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Development of Student-centered Modules to Support Active Learning in Hydrology

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Conference

2016 ASEE Annual Conference & Exposition

Location

New Orleans, Louisiana

Publication Date

June 26, 2016

Start Date

June 26, 2016

End Date

August 28, 2016

ISBN

978-0-692-68565-5

ISSN

2153-5965

Conference Session

NSF Grantees Poster Session II

Tagged Topic

NSF Grantees Poster Session

Page Count

9

DOI

10.18260/p.26831

Permanent URL

https://peer.asee.org/26831

Download Count

441

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Paper Authors

biography

Emad Habib University of Louisiana, Lafayette

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Dr. Emad Habib is a Professor of Civil Engineering at the University of Louisiana at Lafayette. His research interests are in Hydrology, Water Resources, Rainfall Remote Sensing, Water Management, Coastal Hydrology, and Advances in Hydrology Education Research

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biography

David G Tarboton Utah State University

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David Tarboton is a professor of Civil and Environmental Engineering, Utah Water Research Laboratory, Utah State University. He received his Sc.D. and M.S. in Civil Engineering (Water Resources and Hydrology) from the Massachusetts Institute of Technology and his B.Sc Eng in Civil Engineering from the University of Natal in South Africa. His research and teaching are in the area of surface water hydrology. His research focuses on advancing the capability for hydrologic prediction by developing models that take advantage of new information and process understanding enabled by new technology. He has developed a number of models and software packages including the TauDEM hydrologic terrain analysis and channel network extraction package that has been implemented in parallel, and a snowmelt model. He is lead on the National Science Foundation HydroShare project to expand the data sharing capability of Hydrologic Information Systems to additional data types and models and to include social interaction and collaboration functionality. He teaches Hydrology and Geographic Information Systems in Water Resources.

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Matthew Wayne Deshotel University of Louisiana at Lafayette

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David J Farnham Columbia University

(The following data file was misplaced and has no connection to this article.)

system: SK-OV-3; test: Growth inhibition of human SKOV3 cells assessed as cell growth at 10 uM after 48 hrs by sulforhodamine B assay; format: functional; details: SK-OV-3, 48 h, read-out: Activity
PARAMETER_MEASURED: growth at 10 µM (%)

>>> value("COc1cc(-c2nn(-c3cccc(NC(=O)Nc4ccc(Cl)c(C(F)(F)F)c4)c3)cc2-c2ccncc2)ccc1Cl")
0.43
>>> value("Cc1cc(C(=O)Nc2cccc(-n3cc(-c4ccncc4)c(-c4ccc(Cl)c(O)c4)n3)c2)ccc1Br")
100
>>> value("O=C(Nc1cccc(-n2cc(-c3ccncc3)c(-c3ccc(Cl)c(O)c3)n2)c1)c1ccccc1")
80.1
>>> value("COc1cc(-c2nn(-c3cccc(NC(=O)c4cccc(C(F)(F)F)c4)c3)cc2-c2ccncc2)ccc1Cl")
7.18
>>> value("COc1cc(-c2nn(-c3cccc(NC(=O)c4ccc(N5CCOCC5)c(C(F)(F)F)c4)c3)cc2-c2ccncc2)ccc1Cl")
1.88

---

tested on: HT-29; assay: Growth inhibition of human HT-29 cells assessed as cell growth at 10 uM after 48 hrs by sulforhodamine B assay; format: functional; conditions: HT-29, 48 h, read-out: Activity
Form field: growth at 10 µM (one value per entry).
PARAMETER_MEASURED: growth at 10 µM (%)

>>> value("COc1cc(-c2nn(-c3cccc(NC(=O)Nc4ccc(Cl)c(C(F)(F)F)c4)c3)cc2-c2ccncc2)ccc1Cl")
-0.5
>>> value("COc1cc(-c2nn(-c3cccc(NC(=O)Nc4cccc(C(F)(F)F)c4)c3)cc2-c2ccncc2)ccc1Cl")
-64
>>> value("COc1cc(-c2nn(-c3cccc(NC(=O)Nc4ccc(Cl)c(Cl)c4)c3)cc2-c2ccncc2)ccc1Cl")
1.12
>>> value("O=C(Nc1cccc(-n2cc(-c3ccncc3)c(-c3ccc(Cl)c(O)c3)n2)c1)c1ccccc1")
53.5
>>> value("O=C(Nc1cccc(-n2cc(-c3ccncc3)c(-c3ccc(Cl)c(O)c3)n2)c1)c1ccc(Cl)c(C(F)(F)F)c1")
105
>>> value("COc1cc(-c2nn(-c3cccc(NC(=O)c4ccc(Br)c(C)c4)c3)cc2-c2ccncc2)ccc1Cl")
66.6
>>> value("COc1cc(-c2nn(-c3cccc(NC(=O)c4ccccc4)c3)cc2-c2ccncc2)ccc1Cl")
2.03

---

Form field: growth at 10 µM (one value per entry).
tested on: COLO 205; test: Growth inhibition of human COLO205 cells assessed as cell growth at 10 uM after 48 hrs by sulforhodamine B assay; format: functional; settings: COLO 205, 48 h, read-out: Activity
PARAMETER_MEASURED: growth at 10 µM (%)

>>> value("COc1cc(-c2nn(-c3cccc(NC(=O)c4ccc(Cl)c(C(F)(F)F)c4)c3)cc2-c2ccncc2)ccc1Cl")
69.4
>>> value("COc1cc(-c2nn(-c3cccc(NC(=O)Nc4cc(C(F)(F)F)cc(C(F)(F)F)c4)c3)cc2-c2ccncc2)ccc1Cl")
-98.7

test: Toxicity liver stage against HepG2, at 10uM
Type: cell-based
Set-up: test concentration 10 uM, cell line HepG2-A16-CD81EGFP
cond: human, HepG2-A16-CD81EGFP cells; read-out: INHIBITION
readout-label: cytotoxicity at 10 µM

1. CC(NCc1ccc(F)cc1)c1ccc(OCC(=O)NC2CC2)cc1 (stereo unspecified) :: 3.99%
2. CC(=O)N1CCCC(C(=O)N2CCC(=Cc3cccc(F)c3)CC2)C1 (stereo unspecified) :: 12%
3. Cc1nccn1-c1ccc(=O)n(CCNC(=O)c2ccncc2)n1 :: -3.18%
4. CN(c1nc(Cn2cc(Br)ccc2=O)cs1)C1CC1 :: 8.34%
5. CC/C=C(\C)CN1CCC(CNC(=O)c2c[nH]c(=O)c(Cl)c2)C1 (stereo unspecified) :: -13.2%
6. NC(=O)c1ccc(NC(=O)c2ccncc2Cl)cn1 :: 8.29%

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Abstract

Traditional approaches to undergraduate hydrology and water resource education are textbook based, adopt unit processes and rely on idealized examples of specific applications, rather than examining the contextual relations in the processes and the dynamics connecting climate and ecosystems. The overarching goal of this study is to address the needed paradigm shift in undergraduate education of engineering hydrology and water resources education to reflect parallel advances in hydrologic research and technology, mainly in the areas of new observational settings, data and modeling resources and web-based technologies. This paper presents efforts to develop a set of learning modules that are case-based, data and simulation driven and delivered via a web user interface. The modules are based on real-world case studies from three regional hydrologic settings: Coastal Louisiana, Florida Everglades, and Utah Rocky Mountains. These three systems unique learning opportunities on topics such as: regional-scale budget analysis, hydrologic effects of human and natural changes, flashflood protection, climate-hydrology teleconnections and water resource management scenarios. The technical design and contents of the modules aim to support students’ ability for transforming their learning outcomes and skills to hydrologic systems other than those used by the specific activity. To promote active learning, the modules take students through a set of highly engaging learning activities that are based on analysis of hydrologic data and model simulations. The modules include user support in the form of feedback and self-assessment mechanisms that are integrated within the online modules. Module effectiveness is assessed through an improvement-focused evaluation model using a mixed-method research approach guiding collection and analysis of evaluation data. Both qualitative and quantitative data are collected through student learning data, product analysis, and staff interviews. The paper discusses lessons learned from the development and implementation of the modules, guidelines on design and content attributes that support active learning in hydrology, and challenges encountered during the class implementation and evaluation of the modules.

Habib, E., & Tarboton, D. G., & Deshotel, M. W., & Farnham, D. J. (2016, June), Development of Student-centered Modules to Support Active Learning in Hydrology Paper presented at 2016 ASEE Annual Conference & Exposition, New Orleans, Louisiana. 10.18260/p.26831

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